New Platt Tech part of 'world class' technical education in CT

MILFORD — The new Platt Technical High School is a modern learning environment and a source of pride for the city. But according to U.S. Sen. Richard Blumenthal, it also will play a role in national security.

Blumenthal, who attended Tuesday's grand opening of the new school, said Pentagon officials frequently ask him about the state's ability to fill contracts to build helicopters or submarines.

"They have to hire thousands of workers over the next few years, and questions are arising if we can find workers for those jobs," he said Tuesday. "The biggest challenge we face economically is to find trained and skilled workers to fill the jobs right now and in our future. This school is meeting those challenges."

Blumenthal said the school was "a recognition that career and technical education is a first class, world class goal of Connecticut."

Ellen Solek, interim superintendent of Connecticut Technical Education and Career Systems, said the school would be key in meeting the state's workforce needs.

"The building, as beautiful as it is, doesn't mean a whole lot until we fill it. And we are filling it with purpose, pride and with a mission," said Solek. "Our mission is to contribute, like no one else, to Connecticut's workforce both now and in the future."

The school has been open for about five weeks, according to Principal Justin Lowe. He said he was looking forward to leading the school and educating the next generation of students.

"We've been opened for five and a half weeks and have had a great start, and I'm proud for our school community to buy into my workforce-ready goals," said Lowe. "I look forward to leading Platt Technical High School for many years to come."

The new 224,000-square-foot high school accommodates about 988 students and was completed at a cost of about $123 million. The campus includes a 15-bay garage to house maintenance equipment and the school’s blue school buses, which transport students to job sites and its athletic teams to away games. 

The architectural design of the new complex was done by Drummey Rosane Anderson, Inc., of South Windsor with construction work administrated by KBE Building Corp. of Farmington. The project added an estimated 1,953 jobs to the local economy over its duraction, according to state Department of Administrative Services spokesman John McKay.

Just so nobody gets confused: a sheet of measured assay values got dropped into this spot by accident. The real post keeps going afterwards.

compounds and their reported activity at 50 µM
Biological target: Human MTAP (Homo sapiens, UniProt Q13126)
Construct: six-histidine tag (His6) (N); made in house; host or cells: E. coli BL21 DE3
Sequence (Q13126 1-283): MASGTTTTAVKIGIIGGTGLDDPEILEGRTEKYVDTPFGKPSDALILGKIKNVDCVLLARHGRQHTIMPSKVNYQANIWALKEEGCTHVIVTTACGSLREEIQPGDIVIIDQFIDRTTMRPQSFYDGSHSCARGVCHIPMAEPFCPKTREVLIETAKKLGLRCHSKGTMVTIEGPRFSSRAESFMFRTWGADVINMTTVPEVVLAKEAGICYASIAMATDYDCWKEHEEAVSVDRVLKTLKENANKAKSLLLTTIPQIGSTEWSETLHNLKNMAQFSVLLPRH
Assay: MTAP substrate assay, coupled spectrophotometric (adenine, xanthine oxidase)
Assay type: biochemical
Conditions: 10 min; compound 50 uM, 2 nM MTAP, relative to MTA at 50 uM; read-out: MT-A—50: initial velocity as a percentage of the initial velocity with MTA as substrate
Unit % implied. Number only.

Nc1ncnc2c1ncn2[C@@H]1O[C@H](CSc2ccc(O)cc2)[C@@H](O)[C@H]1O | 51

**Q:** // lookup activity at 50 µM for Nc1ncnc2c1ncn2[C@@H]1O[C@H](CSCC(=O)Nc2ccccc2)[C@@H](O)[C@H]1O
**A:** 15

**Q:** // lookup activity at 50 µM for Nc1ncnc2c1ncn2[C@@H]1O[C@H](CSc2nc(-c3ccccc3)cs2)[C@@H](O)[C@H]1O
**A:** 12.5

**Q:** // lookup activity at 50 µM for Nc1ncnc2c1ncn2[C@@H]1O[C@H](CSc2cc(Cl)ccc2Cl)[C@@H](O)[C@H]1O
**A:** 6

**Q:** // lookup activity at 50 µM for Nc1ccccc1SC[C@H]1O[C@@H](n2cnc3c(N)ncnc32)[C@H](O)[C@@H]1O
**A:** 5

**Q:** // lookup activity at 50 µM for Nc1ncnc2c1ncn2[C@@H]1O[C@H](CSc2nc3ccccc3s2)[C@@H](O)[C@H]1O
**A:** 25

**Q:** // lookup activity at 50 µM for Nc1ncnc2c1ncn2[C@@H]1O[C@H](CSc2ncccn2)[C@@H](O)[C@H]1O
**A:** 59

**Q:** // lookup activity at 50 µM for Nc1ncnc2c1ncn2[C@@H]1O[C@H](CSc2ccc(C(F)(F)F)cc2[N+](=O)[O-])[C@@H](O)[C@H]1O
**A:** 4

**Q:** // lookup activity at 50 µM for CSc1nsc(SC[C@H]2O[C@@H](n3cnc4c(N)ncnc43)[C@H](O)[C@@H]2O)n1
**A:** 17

The previous building, which dates back to 1974, is scheduled for demolition in November, with new sports fields going in its place.

"This is the type of institution that you have for prestigious universities and colleges. And the City of Milford - we are proud to be home to Platt Tech," said Milford Mayor Ben Blake. "To all the students and teachers, I hope these new classrooms offer you the opportunity to stretch and play and to be creative."

In addition to the creativity, students at Platt should also expect to work hard and build a future, U.S. Rep. Rosa DeLauro said.

"Platt attracts a diverse student population from across the state because of the rigorous academics, opportunity for real-world work experience and the chance to earn college credit," she said. "By offering diverse programs and curriculums, you provide your students with the tools they need to reach the dreams and aspirations for themselves and their families."

Charlene Russell-Tucker, the state's commissioner of education, agreed.

"Our technical high schools are critical places and spaces for students who wish to enter the workforce," she said. "Students who choose these meaningful technical education pathways deserve a world-class curriculum and a world-class building to learn, and this Platt Tech High School does just that."